Miranda Lambert has rarely talked about The Weight of These Wings, mostly letting the critically acclaimed – and intensely autobiographical – double album speak for itself since its release last November. But on Tuesday night, in an intimate all-acoustic concert featuring 15 of her 24 co-writers, Lambert opened up and allowed some of the stories behind the songs to be revealed.
“Music is medicine – it truly is,” the artist, 33, said from the stage of Marathon Music Works in Nashville.
And if that’s the case, her songwriting friends clearly were crucial in helping Lambert heal her heartbreak after her 2015 divorce from Blake Shelton. They also were the ones who helped her navigate those first formative days with her boyfriend of two years, singer-songwriter Anderson East.
“The people in this room tonight who came here to support me, they had my back the whole time,” Lambert said, “and I’m just so thankful and humbled by it.”
In all, Lambert and the songwriters performed 13 of the 24 songs that appear on the platinum-selling album. The 75-minute show, before an audience of a few hundred invited guests, will be whittled down to an hour for broadcast on PBS in February as part of the network’s Front and Center CMA Songwriter Series.
No doubt Lambert and her co-writers were most revealing in back-to-back performances of two of the album’s rawest songs, “Vice” and “Ugly Lights.”
“Do you remember the way this song started?” co-writer Shane McAnally asked Lambert about the day he and Josh Osborne (who wasn’t present) co-wrote “Vice” with her. It happened to be the day that news of the divorce broke.
“Sorta,” Lambert replied. “I remember that feeling.”
“You took your heart out of your chest and put it on the table,” McAnally recalled.
“I also brought a rolling cooler,” she quipped.
Even more, McAnally said, Lambert came with “this vulnerability of ‘let’s do this.’” As lyrics began pouring out of her, McAnally recalled, “I kept looking at you and kept saying, ‘You’re not gonna say that.’ And you’d go, ‘Yep.’”
For Lambert, the “Vice” session held meaning for “the privilege and blessing of being able to write songs and use that to, like, get you through it. And people, like Shane and Josh that day – and everybody that’s here tonight that’s a songwriter on this record – just completely embraced where I was, whatever day that was. … I was kind of all over the map, and these people were in the trenches with me.”
For “Ugly Lights,” Lambert divulged that she co-wrote the lyrics, describing an off-the-rails night at a bar, based on her previous evening’s experience.
“I did get divorced in 2015,” Lambert pointedly acknowledged before singing the song with co-writers Liz Rose and Natalie Hemby. “Just pretty much this whole record … I did start drinking a lot. And I did go to bars in midtown [Nashville] … And I had to pick up my car. It’d been there three days. Yeah … and I still had mascara on from the first day. So these gals came over and we were gonna write a song, and I had written it on my way home from picking up my car.”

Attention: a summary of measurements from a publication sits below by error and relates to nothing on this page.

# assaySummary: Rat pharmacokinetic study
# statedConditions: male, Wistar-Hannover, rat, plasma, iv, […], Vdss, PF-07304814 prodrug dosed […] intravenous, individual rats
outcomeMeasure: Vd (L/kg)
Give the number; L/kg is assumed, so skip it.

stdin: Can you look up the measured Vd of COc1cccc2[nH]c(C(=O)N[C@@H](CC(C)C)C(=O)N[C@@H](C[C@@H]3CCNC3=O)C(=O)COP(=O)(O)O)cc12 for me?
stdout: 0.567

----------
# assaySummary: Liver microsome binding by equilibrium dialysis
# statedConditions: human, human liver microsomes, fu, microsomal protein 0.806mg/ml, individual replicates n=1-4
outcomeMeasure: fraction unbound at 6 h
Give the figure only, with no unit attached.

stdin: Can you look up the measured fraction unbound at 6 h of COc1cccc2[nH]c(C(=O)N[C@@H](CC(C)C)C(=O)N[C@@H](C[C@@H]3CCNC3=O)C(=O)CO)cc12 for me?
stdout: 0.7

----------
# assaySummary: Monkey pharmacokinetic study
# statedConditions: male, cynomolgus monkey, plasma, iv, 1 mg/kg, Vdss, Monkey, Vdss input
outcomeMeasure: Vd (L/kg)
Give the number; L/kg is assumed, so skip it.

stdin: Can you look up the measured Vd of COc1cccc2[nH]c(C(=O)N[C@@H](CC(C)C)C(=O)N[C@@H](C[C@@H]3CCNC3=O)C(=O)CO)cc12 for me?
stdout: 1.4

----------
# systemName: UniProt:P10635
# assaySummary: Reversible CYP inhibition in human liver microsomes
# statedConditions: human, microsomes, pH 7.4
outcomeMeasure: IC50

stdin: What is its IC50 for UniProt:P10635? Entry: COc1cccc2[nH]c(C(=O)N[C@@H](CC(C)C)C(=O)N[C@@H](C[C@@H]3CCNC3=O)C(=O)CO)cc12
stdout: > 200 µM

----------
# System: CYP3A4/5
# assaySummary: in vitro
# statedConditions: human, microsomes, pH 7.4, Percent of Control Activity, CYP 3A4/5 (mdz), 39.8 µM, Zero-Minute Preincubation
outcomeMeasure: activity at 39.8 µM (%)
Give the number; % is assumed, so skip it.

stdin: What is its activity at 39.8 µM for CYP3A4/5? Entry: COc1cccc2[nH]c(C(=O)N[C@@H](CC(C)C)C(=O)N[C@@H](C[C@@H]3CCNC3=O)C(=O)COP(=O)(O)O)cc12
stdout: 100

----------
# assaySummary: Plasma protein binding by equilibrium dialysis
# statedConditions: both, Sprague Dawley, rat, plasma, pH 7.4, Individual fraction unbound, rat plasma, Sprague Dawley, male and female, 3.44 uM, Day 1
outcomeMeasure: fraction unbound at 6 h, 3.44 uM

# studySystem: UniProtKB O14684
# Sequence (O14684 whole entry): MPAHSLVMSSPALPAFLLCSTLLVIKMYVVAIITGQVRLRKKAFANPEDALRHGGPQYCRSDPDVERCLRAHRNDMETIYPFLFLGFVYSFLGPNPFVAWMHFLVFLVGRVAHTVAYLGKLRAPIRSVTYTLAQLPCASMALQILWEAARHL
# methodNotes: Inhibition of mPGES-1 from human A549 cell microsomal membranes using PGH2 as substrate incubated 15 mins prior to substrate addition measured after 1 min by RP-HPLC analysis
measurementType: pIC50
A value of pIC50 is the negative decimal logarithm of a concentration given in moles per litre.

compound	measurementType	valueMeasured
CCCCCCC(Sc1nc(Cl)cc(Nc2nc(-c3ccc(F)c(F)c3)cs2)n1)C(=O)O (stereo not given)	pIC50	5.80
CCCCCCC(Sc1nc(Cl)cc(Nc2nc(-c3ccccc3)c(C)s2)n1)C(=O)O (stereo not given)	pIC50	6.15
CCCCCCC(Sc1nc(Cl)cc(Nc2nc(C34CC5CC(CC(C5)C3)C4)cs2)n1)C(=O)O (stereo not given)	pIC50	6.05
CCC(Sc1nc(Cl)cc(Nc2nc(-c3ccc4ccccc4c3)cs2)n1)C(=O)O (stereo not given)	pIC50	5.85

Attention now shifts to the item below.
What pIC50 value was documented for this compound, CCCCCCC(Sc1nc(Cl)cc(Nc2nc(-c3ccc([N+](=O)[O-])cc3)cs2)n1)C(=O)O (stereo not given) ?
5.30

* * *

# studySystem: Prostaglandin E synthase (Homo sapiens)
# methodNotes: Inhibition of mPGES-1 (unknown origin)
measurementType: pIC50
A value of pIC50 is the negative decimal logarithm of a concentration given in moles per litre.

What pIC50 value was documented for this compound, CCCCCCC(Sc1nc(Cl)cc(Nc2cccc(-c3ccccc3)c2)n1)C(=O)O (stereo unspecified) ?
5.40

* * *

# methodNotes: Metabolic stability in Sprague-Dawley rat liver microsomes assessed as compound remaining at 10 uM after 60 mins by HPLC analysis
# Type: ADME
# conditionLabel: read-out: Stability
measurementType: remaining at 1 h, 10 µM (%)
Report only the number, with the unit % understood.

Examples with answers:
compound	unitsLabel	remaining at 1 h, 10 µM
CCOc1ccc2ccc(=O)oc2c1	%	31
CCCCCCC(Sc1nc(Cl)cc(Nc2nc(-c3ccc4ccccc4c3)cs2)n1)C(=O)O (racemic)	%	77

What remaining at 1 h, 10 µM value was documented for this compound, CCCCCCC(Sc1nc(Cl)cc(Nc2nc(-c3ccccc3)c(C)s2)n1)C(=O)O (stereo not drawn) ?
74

Among the songwriters who appeared on stage was East, who joined Lambert and Hemby for “Getaway Driver.” It was, Hemby noted, the first song the couple co-wrote. After the three performed it – with East taking lead vocals – Lambert recalled how the writing session ended “all lovey-dovey” with her boyfriend, but then the two soon “got in a fight.”
“Because that’s how it goes,” she added. “And I was pissed, because that’s also how it goes.”
Lambert recalled asking East in the heat of the moment, “Are you gonna break up with me?”
East kept his calm. “I think I’ll wait 60 years,” he replied.
Lambert smiled at the memory. “So sweet.”
East’s response ended up being repurposed in the love song, “Pushin’ Time,” a co-write that Lambert, Hemby and Foy Vance then performed.
Lambert diverged only once from the album with a surprise appearance by her first co-writer, her father, Jack Lambert, who’d flown in with her mom that day.
“I threw this in at the last minute last night,” Lambert said. “I texted my mom and said, ‘Get on Southwest and come to Nashville.’”
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Father and daughter performed “Greyhound Bound for Nowhere,” which appeared on 2005’s Kerosene.
“Dad and I haven’t sang this song together besides at a campfire in a long time,” Lambert said in her introduction, “but it’s really special to do it … It’s one of the first songs I ever wrote as a songwriter.”
The concert was capped with “I’ve Got Wheels,” perhaps the most hopeful song on “Weight of These Wings.”
“Basically, it says in a nutshell everything that this record said, and everything that this journey kind of amounted to because you’ve gotta roll on,” Lambert said. “You just gotta keep going.”